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What is the UV Index?


Some exposure to sunlight can be enjoyable; however, too much could be dangerous. Overexposure to the sun's ultraviolet (UV) radiation can cause immediate effects such as sunburn and long-term problems such as skin cancer and cataracts. The UV Index, which was developed by the National Weather Service and the U.S. Environmental Protection Agency (EPA), provides important information to help you UV international colour codesplan your outdoor activities to prevent overexposure to the sun's rays. The UV Index provides an indicator of the expected risk of overexposure to the sun. The Index measures UV intensity levels on a scale of 1 to 11+, where low indicates a minimal risk of overexposure and 11+ means an extreme risk. The UV Index takes into account clouds and other local conditions that affect the amount of UV radiation reaching the ground. By taking a few simple precautions, you can greatly reduce your risk of sun-related illnesses.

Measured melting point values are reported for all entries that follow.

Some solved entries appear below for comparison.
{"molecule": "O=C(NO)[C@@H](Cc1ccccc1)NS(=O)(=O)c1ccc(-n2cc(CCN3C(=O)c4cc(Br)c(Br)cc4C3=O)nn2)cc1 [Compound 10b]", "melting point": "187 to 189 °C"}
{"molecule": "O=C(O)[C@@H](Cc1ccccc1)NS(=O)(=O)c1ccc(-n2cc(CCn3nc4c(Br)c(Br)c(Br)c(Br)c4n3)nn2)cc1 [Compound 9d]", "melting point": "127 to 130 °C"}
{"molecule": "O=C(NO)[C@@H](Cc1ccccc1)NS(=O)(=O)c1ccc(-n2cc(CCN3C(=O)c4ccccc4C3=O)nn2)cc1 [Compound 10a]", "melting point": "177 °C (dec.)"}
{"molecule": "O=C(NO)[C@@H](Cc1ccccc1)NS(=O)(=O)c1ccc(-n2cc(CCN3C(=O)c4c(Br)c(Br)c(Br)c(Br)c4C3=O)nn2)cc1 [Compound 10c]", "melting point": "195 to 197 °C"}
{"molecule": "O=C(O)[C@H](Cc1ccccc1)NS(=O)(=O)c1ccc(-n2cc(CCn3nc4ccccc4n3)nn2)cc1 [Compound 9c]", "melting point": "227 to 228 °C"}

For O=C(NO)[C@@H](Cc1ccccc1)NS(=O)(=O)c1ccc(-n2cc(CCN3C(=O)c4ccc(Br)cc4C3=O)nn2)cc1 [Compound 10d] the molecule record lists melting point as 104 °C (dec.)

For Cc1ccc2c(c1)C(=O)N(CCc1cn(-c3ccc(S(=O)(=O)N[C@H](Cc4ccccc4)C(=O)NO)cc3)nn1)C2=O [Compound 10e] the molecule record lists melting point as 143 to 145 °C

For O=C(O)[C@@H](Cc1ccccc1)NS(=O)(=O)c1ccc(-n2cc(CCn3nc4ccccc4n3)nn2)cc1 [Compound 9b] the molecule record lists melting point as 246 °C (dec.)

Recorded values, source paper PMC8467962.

Sun Safety Steps

  • Wear sunscreen with number 30 SPF or above.
  • Use six-hour or eight-hour waterproof brands.
  • Remember waterproof or sweatproof sunscreens are not necessarily rubproof.
  • Apply sunscreens liberally.
  • Remember hats and shade do not protect from reflected UV rays.
  • Remember the sun is strongest from 10 a.m. until 4 p.m.
  • Remember most sunscreens take five to 15 minutes to adhere; avoid water and sweating for that time.
  • Do not use tanning beds because of the high levels of UV radiation involved.
  • Tightly-woven fabrics, such as cotton denim, give the best protection from UV rays.